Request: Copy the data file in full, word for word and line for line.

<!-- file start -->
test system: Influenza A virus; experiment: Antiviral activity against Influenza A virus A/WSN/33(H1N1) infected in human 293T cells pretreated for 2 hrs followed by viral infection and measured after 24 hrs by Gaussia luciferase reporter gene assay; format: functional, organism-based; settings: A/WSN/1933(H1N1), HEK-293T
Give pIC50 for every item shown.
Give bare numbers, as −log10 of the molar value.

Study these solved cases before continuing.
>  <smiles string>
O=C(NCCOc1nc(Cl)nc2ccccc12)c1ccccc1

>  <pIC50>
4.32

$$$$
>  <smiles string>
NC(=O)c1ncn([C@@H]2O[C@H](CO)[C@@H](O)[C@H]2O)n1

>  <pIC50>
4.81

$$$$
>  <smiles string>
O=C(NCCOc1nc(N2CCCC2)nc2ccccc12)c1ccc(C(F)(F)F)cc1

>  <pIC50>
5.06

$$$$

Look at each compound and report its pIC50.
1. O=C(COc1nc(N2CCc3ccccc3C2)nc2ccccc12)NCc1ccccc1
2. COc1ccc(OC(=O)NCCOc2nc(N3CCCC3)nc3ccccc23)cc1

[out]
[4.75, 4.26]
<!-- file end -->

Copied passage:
test system: Influenza A virus; experiment: Antiviral activity against Influenza A virus A/WSN/33(H1N1) infected in human 293T cells pretreated for 2 hrs followed by viral infection and measured after 24 hrs by Gaussia luciferase reporter gene assay; format: functional, organism-based; settings: A/WSN/1933(H1N1), HEK-293T
Give pIC50 for every item shown.
Give bare numbers, as −log10 of the molar value.

Study these solved cases before continuing.
>  <smiles string>
O=C(NCCOc1nc(Cl)nc2ccccc12)c1ccccc1

>  <pIC50>
4.32

$$$$
>  <smiles string>
NC(=O)c1ncn([C@@H]2O[C@H](CO)[C@@H](O)[C@H]2O)n1

>  <pIC50>
4.81

$$$$
>  <smiles string>
O=C(NCCOc1nc(N2CCCC2)nc2ccccc12)c1ccc(C(F)(F)F)cc1

>  <pIC50>
5.06

$$$$

Look at each compound and report its pIC50.
1. O=C(COc1nc(N2CCc3ccccc3C2)nc2ccccc12)NCc1ccccc1
2. COc1ccc(OC(=O)NCCOc2nc(N3CCCC3)nc3ccccc23)cc1

[out]
[4.75, 4.26]